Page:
Brave words, Noel! Mr. Lane got this important position been so ignorant like that? Such a developed society with such a rich gardening culture do not deserve such a poor spirit ! He's the past...The arrogant and blind past.

The Intercontinental Gardener said...

Well, I definitely agree with your humorous definition of Robin! I've often enjoyed his articles and the knowledge behind them, even if I mostly disagree with his ideals and visual taste - there is more to gardening than roses and delphiniums, and I just can't understand his hatred of grasses and some other plants, after all, they are all part of nature. Also, I definitely don't share his oft-confessed love for Miracle-Gro.

There's nothing wrong being an opinionated garden writer - we can all think of several great writers who have professed strong opinions and written splendidly. But in this case, Lane's article bordered to the xenophobic. I was seriously wondering what makes him feel so threatened - after all, no-one is going to take his roses from him, or force him to plant Miscanthus in his borders?

There's a big difference between disagreeing on a subject and discarding others' work as worthless, as he did. Accepting diversity is all, even in gardening. If you don't like grasses, don't plant them, but do not condemn others who do so. If Mr. Lane can't accept that, I think we are many who think he has past his 'best by' date as a writer.

jayneonweedstreet said...

Well said! I have a weekly rant with Robin after reading his column in the FT - in my head! I actually think this column spoke to me on many levels. Some of the new design leaves me cold.

Huub Schoot said...

The link to the Dutch version of the new book is:
http://www.terralannoo.nl/nieuws/54/Nieuwe-Piet-Oudolf-verschenen-Plannen-en-Planten/

Read the text on Piet Oudolf

Tristan said...

RLF will remain influential because his vision of gardening transfers better to the real world of limited money, space and lets be honest interest that most people face.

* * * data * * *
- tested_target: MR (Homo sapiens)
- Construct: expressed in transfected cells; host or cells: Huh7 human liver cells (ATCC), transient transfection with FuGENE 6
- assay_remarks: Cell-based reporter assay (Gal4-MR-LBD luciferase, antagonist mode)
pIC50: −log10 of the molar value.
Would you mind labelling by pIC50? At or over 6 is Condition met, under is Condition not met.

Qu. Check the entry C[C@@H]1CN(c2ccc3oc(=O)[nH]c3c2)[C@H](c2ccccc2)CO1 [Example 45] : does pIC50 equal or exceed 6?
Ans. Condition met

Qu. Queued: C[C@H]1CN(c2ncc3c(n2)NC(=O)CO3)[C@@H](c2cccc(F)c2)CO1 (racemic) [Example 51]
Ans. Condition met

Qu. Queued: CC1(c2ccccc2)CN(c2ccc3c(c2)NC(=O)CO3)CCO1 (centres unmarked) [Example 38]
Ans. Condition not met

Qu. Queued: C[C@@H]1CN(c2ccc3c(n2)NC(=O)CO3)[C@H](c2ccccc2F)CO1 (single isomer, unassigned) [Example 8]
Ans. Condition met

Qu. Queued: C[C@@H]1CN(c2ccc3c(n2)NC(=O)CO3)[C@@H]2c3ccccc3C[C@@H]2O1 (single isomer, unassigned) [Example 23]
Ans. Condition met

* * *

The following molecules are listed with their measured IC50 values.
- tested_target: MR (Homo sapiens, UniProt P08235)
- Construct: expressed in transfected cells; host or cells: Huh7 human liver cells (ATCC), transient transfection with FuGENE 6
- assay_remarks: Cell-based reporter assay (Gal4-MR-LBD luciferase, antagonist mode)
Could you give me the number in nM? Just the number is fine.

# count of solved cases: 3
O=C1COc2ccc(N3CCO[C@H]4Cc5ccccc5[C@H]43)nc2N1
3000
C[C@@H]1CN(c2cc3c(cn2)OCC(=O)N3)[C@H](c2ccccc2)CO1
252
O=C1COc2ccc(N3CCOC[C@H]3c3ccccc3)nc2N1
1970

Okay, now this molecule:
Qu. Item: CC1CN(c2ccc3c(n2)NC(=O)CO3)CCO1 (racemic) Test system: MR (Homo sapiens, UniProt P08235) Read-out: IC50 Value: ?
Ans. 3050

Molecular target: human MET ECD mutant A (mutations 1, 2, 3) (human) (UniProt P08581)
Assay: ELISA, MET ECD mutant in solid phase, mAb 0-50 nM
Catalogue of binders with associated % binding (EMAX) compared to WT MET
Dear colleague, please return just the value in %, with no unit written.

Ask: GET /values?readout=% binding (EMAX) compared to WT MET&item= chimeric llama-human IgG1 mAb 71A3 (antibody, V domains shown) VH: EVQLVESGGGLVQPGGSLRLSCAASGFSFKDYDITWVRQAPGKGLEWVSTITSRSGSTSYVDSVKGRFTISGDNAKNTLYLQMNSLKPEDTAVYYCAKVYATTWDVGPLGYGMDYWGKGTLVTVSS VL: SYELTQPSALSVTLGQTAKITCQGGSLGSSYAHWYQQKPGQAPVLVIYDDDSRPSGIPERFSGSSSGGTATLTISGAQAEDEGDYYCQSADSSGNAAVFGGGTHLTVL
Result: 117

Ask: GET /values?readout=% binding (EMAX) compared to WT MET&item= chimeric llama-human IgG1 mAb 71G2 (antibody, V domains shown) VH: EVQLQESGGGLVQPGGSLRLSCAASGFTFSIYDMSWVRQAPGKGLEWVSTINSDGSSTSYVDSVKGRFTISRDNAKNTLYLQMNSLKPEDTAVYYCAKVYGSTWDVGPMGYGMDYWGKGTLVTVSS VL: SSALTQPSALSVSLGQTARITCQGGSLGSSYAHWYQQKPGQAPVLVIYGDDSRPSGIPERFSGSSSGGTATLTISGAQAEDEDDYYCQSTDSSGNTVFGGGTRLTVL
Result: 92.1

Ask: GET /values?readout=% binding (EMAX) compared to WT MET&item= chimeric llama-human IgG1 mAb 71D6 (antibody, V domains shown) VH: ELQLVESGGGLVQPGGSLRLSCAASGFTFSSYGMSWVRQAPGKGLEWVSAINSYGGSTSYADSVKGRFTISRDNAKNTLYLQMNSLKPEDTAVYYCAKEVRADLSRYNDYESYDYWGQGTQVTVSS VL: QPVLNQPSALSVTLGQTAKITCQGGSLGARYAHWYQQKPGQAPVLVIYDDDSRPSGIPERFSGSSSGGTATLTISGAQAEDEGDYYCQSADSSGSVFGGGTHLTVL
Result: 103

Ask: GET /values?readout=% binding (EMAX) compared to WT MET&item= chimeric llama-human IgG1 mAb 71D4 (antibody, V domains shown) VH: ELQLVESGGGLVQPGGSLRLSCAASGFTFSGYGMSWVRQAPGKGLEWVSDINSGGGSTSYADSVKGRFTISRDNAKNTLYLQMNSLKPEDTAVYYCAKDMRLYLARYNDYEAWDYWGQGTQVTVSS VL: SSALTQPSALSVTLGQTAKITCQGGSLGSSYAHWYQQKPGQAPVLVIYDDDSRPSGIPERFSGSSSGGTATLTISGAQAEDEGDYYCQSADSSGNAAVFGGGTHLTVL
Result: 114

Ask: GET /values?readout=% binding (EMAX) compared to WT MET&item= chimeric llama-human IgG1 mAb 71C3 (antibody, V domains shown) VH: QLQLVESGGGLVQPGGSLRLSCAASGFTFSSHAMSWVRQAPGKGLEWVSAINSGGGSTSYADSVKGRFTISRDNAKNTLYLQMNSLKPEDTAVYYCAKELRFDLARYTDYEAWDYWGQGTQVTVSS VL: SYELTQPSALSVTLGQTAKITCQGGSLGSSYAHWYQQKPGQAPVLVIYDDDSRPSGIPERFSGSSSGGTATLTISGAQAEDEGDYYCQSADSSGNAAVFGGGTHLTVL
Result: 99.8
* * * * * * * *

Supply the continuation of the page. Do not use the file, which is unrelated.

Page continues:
Regarding the New Wave I admire much about it but you must admit that it has one or two practical problems when it is faced with our landscape.
Regarding strident comments we should remember what public bickering did to the landscape movement; everyone got laughed out of business.

Anne Wareham said...

Hi Noel,
I see thinkingardens hasn't made it on to your blog list so you probably won't have seen the response to your blog post there. Or rather, here: http://thinkingardens.co.uk/editorial/a-horticultural-conflict/

It's been a very popular read.

XXXXX

Denise said...

RLF's review neatly embodies the hysterical pushback of the old guard. I see no future in copying RLF's rigid vision for gardens here in So. Calif, but am very excited about learning from and adapting Oudolf's principles to our mediterranean climate.

catharine Howard said...

I am very much looking forward to reading a plantsman's (or mens) explica of how to combine plantings. What are the leather armchair set fulminating about? Every garden should be looked at with the eye of maintenance considerations. Bare earth and bedding? Out of the ark.

Roger Brook said...

But he is so stimulating. Great for gardening professionals to get on there high horses. I know I do when I read things with which I do not agree!
The best gardening writer of all was Arthur Hellier who preceded RLF in the FT - many years ago

Steve14771515 said...

I read the book the first time around, and I must admit I was torn between keeping it or giving it away.

But last week I read what Thomas Rainer posted regarding the matrix on the High Line and it suddenly clicked. This book is not going anywhere - I've always wanted to have structural perennials rising out of low grasses and this is an inspiration.

anna piussi said...

Wow Noel, well said. As a first-timer to Chelsea flower show, and avid reader of Robin's column, I was in a cold sweat when he came up to me last year at press day, and more or less gave me two minutes to defend my garden. I attempted, but told him that it was as hard as defending my doctoral thesis, which I had started at the college across the road from his at Oxford. He harrumphed and wondered what academia had to do with it. Well, everything. Free association evoked by Greek myth was clearly not sufficient because I can't tell my Hadrians from my Hectors, no delphinums were involved (well, it's prob. delphinii in plural) but some of his dreaded grasses were. In the end I didn't get mentioned, but I escaped being flogged with a wet lettuce.
I have to say it was stimulating - you need a bit of the old guard to rail against, or where's the fun?
Congratulations on your work and your very rewarding blog.